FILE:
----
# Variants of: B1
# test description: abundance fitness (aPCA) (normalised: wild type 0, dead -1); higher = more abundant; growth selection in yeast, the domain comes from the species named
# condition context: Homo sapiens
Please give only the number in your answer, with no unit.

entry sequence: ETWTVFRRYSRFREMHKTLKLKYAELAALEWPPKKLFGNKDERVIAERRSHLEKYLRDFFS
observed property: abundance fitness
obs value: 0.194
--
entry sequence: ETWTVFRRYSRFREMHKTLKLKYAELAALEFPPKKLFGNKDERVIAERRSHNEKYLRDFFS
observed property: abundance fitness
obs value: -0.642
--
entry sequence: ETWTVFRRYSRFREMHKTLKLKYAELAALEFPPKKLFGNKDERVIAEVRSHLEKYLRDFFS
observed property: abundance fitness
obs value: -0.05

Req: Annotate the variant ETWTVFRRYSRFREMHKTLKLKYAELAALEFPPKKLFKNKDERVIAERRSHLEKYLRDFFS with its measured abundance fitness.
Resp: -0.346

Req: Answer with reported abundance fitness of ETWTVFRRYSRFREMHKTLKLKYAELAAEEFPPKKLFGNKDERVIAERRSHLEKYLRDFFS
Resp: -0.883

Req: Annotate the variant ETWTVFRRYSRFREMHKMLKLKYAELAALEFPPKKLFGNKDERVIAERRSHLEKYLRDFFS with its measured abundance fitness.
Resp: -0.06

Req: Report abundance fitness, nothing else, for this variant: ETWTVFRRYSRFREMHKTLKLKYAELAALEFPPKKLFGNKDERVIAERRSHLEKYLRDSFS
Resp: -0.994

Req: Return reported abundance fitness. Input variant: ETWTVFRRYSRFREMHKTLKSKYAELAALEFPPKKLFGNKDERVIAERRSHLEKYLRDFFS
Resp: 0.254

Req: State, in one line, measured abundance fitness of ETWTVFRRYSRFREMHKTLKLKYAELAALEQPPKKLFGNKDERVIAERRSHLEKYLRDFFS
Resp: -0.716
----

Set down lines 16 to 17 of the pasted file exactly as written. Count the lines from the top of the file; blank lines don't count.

Req: Annotate the variant ETWTVFRRYSRFREMHKTLKLKYAELAALEFPPKKLFKNKDERVIAERRSHLEKYLRDFFS with its measured abundance fitness.
Resp: -0.346